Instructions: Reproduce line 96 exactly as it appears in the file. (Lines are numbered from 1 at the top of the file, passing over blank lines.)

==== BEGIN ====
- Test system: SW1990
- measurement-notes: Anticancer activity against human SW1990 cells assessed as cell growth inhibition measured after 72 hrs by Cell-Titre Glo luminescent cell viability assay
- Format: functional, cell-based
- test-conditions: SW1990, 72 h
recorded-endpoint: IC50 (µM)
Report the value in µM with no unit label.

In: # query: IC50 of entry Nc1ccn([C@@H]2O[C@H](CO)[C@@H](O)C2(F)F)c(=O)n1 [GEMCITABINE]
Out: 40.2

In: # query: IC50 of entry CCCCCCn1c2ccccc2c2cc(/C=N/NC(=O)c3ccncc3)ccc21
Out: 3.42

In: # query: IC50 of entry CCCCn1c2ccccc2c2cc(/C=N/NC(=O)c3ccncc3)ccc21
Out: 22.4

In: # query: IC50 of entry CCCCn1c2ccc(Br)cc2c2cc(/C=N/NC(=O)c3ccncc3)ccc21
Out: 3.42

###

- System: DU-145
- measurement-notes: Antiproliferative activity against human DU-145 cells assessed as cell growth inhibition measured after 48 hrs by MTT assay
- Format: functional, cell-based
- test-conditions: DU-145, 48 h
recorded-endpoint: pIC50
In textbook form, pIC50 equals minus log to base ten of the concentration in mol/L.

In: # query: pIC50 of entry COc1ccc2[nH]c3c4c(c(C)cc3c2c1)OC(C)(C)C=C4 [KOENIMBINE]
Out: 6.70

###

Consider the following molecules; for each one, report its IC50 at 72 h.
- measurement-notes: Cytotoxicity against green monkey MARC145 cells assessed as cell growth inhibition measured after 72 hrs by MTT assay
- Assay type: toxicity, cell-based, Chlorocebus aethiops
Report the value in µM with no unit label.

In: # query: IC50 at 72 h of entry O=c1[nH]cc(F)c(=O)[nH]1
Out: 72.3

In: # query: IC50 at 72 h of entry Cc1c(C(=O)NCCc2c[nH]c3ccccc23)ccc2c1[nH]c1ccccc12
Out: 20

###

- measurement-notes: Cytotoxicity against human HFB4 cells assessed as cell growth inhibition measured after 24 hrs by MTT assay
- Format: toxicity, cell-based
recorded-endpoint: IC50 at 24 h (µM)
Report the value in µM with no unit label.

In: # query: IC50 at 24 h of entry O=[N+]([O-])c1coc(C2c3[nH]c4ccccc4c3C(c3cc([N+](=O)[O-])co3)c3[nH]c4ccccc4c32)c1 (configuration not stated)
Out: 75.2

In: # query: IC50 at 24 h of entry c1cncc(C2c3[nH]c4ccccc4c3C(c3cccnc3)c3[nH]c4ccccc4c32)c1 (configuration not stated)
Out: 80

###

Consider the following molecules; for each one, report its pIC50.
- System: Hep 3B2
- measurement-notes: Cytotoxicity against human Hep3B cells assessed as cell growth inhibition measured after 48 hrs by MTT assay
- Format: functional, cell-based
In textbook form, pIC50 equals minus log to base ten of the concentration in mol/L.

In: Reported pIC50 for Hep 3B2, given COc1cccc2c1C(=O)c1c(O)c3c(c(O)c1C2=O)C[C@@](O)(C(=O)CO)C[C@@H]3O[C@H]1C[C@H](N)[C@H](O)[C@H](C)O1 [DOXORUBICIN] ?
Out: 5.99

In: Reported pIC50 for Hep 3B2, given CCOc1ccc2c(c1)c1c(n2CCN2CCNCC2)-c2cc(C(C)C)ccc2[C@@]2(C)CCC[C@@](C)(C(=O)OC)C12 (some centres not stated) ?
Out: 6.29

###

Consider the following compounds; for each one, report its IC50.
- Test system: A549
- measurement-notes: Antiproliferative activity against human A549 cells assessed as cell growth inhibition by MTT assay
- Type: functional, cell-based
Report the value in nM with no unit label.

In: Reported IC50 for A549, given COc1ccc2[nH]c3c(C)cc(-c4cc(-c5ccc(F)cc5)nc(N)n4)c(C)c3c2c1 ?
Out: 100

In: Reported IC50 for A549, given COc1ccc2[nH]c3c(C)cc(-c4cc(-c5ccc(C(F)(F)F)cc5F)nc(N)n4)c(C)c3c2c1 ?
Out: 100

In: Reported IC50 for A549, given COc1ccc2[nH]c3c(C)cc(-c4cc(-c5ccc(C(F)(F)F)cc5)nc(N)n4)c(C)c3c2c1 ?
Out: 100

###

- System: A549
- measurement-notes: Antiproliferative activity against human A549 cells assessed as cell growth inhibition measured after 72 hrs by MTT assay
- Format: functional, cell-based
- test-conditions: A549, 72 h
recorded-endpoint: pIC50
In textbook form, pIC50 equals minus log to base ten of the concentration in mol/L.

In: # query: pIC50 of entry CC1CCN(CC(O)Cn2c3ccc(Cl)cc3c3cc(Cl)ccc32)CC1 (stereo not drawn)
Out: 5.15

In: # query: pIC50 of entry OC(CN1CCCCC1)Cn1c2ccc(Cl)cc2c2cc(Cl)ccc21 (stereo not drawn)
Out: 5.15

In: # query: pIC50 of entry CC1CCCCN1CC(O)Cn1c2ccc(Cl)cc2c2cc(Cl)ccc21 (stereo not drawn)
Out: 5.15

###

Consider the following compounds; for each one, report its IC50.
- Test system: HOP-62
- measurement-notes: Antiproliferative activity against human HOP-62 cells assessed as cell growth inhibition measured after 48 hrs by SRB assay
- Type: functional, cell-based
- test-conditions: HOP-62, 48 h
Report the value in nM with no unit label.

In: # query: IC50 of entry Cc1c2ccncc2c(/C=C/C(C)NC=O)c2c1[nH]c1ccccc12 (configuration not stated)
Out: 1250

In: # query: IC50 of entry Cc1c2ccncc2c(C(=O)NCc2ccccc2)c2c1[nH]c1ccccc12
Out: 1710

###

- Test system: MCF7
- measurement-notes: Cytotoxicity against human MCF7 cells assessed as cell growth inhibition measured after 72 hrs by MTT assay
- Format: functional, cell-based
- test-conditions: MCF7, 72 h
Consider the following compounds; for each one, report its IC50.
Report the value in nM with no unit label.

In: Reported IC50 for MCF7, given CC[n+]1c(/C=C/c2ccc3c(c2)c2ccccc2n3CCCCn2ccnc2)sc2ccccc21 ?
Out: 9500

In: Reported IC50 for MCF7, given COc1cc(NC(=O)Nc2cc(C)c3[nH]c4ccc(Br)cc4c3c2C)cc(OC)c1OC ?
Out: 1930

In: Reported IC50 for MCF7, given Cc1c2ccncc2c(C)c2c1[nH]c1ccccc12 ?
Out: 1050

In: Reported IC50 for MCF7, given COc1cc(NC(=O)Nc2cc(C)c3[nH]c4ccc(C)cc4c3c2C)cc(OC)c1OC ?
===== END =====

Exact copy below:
Out: 9500